Cheers, lvlagnum. :nono:

Edited by lvlagnum, 22 March 2010 - 03:19 PM.


#12 C. Charles Hahn

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Posted 22 March 2010 - 03:40 PM

:nono: When will companies focus on building better products instead of just spending R&D money trying to do something cheaper. It would be different if prices were dropping accordingly. Sort of like electronics. However, prices just keep going up on trucks.

This is really a bummer if the wheels are basically like those on an 1:18 scale diecast.


Welcome to 2010. Might I provide you with a reality check in regards to inflation, the economy, regulation of the automotive industry, and the value of the US Dollar in today's world? :shakehead:

It doesn't matter what manufacturer you look at, this is simply how it goes.
2008 GMC Sierra CC SLT "All Terrain" Z71 4x4
Stealth Gray Metallic | Ebony UltraSoft Leather | 5.3L FlexFuel AFM-Delete V8 | 3.73 Locking Differential (G80)
Airaid MIT | K&N Drop-In | HP Tuners | Line-X Over-the-Rail | Fold-a-Cover G4 Elite | Spencer's 6K HID Conversion Low Beams and Fogs | OEM Navigation | OEM OnStar Bluetooth | Addco Front & Rear Sway Bars

2009 GMC Envoy Denali 4WD
Quicksilver Metallic | Ebony Leather | 5.3L AFM V8 | 3.42 Locking Differential (G80)
"IEATSRT8'S" CAI | Hotchkis Rear Sway Bar | HP Tuners

#13 jro909

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Posted 22 March 2010 - 04:33 PM

its the damn child labor laws in china, they are making those kids lazy, leading to crap products! even my nikes are wearing faster!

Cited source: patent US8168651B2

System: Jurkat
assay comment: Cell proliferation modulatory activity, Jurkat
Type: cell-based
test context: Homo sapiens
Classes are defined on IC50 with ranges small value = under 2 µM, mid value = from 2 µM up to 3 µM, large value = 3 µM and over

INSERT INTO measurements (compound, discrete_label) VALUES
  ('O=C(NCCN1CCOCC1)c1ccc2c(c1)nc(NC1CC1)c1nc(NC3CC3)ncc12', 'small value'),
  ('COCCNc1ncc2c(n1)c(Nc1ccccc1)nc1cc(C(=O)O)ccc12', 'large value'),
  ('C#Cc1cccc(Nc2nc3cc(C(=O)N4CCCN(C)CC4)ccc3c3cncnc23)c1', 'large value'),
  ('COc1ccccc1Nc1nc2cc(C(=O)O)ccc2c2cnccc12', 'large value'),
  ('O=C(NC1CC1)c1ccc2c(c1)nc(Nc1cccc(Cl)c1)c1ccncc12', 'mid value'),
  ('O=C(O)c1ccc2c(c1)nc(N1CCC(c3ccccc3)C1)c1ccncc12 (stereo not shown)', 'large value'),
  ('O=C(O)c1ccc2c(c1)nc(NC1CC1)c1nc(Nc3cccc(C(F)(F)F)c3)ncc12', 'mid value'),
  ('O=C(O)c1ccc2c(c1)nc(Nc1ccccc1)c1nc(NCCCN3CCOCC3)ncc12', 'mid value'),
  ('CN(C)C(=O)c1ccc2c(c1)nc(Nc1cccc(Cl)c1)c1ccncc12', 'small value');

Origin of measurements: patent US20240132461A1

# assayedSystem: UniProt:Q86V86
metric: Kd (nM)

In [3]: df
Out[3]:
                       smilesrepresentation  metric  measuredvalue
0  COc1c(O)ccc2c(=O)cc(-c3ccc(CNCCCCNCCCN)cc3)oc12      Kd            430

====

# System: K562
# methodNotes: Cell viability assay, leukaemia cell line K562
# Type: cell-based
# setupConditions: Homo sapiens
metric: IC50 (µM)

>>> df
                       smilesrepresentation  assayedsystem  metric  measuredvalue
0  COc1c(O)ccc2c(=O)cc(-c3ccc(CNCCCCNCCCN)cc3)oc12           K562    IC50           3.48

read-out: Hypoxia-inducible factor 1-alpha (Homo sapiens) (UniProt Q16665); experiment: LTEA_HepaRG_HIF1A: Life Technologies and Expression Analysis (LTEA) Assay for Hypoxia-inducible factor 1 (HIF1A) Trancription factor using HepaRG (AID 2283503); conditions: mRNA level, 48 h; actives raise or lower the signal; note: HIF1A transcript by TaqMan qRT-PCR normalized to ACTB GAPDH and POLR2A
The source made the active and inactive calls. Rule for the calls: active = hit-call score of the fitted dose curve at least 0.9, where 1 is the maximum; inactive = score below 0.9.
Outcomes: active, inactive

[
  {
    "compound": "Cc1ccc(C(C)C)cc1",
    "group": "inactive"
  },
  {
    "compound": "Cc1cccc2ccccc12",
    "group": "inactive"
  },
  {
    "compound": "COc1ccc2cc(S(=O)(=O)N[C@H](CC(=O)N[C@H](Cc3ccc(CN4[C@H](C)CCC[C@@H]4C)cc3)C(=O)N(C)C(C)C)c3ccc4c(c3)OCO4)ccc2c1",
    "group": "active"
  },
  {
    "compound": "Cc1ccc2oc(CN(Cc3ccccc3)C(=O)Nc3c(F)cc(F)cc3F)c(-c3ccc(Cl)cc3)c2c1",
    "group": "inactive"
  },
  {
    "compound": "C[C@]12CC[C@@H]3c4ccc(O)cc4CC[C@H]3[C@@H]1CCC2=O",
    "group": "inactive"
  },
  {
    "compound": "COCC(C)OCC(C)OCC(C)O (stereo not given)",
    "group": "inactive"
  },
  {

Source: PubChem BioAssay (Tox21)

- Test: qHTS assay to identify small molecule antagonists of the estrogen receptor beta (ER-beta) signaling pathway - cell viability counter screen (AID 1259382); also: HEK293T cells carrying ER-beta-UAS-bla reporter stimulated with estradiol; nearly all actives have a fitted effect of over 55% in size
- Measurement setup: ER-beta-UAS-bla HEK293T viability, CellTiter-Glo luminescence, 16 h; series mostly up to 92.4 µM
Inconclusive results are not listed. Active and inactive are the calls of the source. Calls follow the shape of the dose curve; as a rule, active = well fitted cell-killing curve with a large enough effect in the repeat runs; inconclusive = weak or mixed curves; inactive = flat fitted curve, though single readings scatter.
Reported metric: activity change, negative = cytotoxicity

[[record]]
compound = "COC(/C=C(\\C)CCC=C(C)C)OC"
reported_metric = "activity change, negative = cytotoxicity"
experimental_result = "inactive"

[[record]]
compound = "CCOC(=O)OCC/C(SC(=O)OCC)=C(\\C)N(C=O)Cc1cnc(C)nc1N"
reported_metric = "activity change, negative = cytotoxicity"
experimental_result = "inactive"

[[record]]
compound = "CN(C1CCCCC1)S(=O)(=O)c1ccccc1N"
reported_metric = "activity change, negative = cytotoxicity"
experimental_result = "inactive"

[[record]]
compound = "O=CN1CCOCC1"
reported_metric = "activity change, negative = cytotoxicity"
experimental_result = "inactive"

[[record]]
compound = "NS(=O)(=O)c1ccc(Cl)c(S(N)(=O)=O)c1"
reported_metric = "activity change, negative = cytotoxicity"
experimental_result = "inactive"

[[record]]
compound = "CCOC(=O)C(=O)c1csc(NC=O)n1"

Edited by jro909, 22 March 2010 - 04:33 PM.

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#14 Malurd

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Posted 01 April 2014 - 10:52 AM

Hello all,

 

I have a 2013 Silverado Sport Edition with 20" chrome clad wheels where the chrome is blistering as well.  The aluminum under the clear coat on rim lip corroding and the cjhrome looks 10 years old now.

 

No rock damage or dings either.  Just failing from under the surface.  The truck was bought new August 2013.  Put most of the 6,800 miles on it during late summer and fall traveling to lake erie.  Mostly spent winter in garage but once in a while used to travel in winter when my wife needed it to drive when snow was a little too deep for our car. 

 

Took it to the dealer I bought it from and first words from service associate when I mentioned it to him was this is normal for the area.  The road salt does this to the chrome.  When I countered that the rest of the chrome looks new including the front bumper, grill, etc. where rocks and salt are thrown up he said it was up to the service manager. 

 

After they changed the oil, the same service tech said they would replace wheels once as this is limited to GM policy. 

 

So now I guess my 3 year 36 k warranty is only good for one time replacement on factory defects and I either have to buy another set of wheels for winter or park the truck. Needless to say, we are very disappointed in the quality of GM.  This is my 5th new purchase from GM and most likely my last. 

 

I plan to call GM customer service next and pending outcome there, may send a letter to Mary Barra.  I know she is busy with all the recalls but worth a shot.

 

On the first picture look for the long blister (3 to 4 inches)

On the second, look for blisters in the rim corner.Attached File  IMG_1287 (1024x768).jpg   519.2KB   12 downloadsAttached File  IMG_1290 (1024x768).jpg   385.28KB   11 downloads

 



#15 NBSGMC

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Posted 01 April 2014 - 11:51 AM

Good chance you can get them warranted.